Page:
SU carburetors - reservoirs for oil? Why?

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I was talking with the owner of a '73 Datsun 240Z, and he mentioned that he'd replaced the original SU carburetors, and that they (the SU carbs) had had reservoirs for oil that had to be topped up regularly.

An internet search turns up lots of discussions about what kind of oil, etc., but nowhere did I find an explanation of why oil is required in a carburetor.

Can anyone explain this to me? Thanks.
 
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From memory a few decades ago. The SU carburetors had a tapered needle attached to the carburetor slides. The fuel came into the airflow in a fixed orfice at the bottom of the carburetor. The tapered needle moved in and out of the orfice to vary the mixture to the throttle opening and load. Oil was a damper to the slide holding the tapered needle.
 

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The oil is used to damp the slides. That way they don’t vibrate up-down with every intake stroke
From memory a few decades ago. The SU carburetors had a tapered needle attached to the carburetor slides. The fuel came into the airflow in a fixed orfice at the bottom of the carburetor. The tapered needle moved in and out of the orfice to vary the mixture to the throttle opening and load. Oil was a damper to the slide holding the tapered needle.
I had never heard of carburetor slides - it looks like they're an alternative to a conventional butterfly valve.
 
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The oil in the damper pot has an impact on the "accelerator pump effect"

CV carbs don't have an accelerator pump. Accelerator pumps generally provide a brief mixture enrichment during sudden throttle openings for increased acceleration. They are usually mechanically operated but the principle of the CV carb produces an effect very similar to that of a traditional pump. Because of inertia and the damper oil, the piston in a CV carb does not rise as quickly as air velocity increases when the venturi is suddenly exposed to greater vacuum (throttle opening). The temporarily increased air speed in the venturi enrichens the mixture. The result is increased acceleration without the mechanical complexity of an accelerator pump.

The viscosity of the damper oil will determine the degree of accelerator pump effect so you may wish to experiment.
 
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The SU side draft carb is simple as a clothes pin. They work well if the slide is smooth, the bore round and the needle not bent. I always used 10W in mine.

su carb.jpg
 
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The oil in the damper pot has an impact on the "accelerator pump effect"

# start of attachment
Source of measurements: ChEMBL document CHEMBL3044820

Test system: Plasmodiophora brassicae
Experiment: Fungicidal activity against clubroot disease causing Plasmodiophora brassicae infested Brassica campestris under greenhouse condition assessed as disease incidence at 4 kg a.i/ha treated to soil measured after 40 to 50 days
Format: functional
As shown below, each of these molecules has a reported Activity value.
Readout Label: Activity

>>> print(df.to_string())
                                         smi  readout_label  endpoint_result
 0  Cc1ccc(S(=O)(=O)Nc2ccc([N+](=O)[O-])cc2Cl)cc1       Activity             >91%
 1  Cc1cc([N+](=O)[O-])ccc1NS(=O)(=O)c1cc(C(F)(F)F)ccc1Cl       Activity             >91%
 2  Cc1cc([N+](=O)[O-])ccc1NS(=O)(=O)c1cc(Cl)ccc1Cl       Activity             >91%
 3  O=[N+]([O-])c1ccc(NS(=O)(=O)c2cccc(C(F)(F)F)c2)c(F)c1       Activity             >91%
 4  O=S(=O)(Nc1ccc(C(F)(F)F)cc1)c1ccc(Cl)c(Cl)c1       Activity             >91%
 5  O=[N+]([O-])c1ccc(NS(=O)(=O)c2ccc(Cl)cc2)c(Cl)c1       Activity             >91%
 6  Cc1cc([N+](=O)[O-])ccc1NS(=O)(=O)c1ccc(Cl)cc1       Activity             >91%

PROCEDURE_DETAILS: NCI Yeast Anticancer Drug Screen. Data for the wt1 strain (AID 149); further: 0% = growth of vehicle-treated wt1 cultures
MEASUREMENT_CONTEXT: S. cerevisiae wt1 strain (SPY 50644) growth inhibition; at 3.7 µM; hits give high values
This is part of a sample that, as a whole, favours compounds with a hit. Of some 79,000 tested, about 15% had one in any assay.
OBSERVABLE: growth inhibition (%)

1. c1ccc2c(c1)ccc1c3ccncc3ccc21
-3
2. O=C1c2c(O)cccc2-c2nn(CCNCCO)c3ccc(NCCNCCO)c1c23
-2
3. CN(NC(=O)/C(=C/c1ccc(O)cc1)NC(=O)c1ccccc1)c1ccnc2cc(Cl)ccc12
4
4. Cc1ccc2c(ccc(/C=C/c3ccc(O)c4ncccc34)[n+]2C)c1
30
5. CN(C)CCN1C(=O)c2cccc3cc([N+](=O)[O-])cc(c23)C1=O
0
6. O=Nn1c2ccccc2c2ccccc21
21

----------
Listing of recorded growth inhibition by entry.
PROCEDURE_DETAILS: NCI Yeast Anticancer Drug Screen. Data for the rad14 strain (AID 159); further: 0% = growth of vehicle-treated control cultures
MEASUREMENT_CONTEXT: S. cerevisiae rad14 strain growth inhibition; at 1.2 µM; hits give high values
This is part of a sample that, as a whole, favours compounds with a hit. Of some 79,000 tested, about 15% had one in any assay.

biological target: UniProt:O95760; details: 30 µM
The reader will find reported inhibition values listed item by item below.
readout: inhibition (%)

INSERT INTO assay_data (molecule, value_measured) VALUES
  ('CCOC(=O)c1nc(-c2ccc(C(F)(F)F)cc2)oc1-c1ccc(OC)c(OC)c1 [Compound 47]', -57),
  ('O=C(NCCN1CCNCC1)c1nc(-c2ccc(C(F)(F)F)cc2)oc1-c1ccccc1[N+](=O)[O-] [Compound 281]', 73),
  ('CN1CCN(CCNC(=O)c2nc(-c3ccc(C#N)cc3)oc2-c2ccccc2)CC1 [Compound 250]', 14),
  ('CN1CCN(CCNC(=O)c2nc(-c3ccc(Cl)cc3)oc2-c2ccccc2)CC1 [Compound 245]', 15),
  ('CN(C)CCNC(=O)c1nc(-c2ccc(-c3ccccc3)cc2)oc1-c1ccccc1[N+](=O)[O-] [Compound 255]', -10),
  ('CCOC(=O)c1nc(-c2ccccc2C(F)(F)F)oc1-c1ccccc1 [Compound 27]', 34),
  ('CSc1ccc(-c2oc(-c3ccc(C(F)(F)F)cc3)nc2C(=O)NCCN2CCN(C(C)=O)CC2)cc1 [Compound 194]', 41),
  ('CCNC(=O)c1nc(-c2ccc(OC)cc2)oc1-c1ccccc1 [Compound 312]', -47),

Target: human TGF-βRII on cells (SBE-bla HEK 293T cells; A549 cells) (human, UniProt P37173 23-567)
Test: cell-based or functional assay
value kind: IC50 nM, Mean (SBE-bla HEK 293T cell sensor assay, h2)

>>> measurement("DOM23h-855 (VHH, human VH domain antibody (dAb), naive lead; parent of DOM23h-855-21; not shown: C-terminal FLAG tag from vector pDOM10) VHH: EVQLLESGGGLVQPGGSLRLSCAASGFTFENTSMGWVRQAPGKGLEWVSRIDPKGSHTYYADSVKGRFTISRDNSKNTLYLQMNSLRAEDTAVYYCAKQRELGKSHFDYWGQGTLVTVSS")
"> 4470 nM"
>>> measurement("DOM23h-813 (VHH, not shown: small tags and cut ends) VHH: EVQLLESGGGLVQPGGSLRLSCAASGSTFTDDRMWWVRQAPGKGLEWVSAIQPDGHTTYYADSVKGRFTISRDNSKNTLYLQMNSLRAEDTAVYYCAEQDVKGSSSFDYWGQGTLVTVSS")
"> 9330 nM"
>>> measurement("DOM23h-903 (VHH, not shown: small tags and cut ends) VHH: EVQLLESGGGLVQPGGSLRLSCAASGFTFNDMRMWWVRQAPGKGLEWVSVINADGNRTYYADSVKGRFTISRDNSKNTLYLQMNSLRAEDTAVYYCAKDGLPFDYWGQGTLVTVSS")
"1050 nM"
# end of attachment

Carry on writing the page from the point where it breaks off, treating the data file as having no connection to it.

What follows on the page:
CV carbs don't have an accelerator pump. Accelerator pumps generally provide a brief mixture enrichment during sudden throttle openings for increased acceleration. They are usually mechanically operated but the principle of the CV carb produces an effect very similar to that of a traditional pump. Because of inertia and the damper oil, the piston in a CV carb does not rise as quickly as air velocity increases when the venturi is suddenly exposed to greater vacuum (throttle opening). The temporarily increased air speed in the venturi enrichens the mixture. The result is increased acceleration without the mechanical complexity of an accelerator pump.

The viscosity of the damper oil will determine the degree of accelerator pump effect so you may wish to experiment.
I've found it interesting how different engines respond to different weights of oil in the dampers, and some of the US spec smogged cars (my Midget 1500 for one) seemed much more sensitive. I now use ATF in most of mine.
 
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We mainly used AFT...but if you had a SU on a different application, and you couldn't get a needle to suit you could try different oils to compensate...and the spring strength is another variable. I have a small booklet of all the SU needles, and all the measurements along their length...10.
 
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Like a lot of other types of oil, there are "thick" and "thin" oil arguments for SUs.

I'm personally in the thick camp. The whole purpose of the dashpot is richen the mixture on acceleration(or as folks who've really looked at AFRs during acceleration tell me, they will always go lean, but the dashpot makes them go "less lean"). Thicker oil slows the rise of the piston, which should increase the "accelerator pump" effect of the carb. I run 20W-50 in mine, and as much as anything because that's what I'm already putting in the engine. One reputable MG mechanic I know(John Twist) swears by 90wt gear oil, which at typical carb temperatures has a viscosity similar to 20W-50 or SAE30. I've gone as high as SAE60, but didn't really see any difference and that's not easy to find.

I constantly hear of the people who use ATF, MMO, or the like having to top them up. With engine oil, I don't think I've ever had to add any unless I intentionally dumped it out.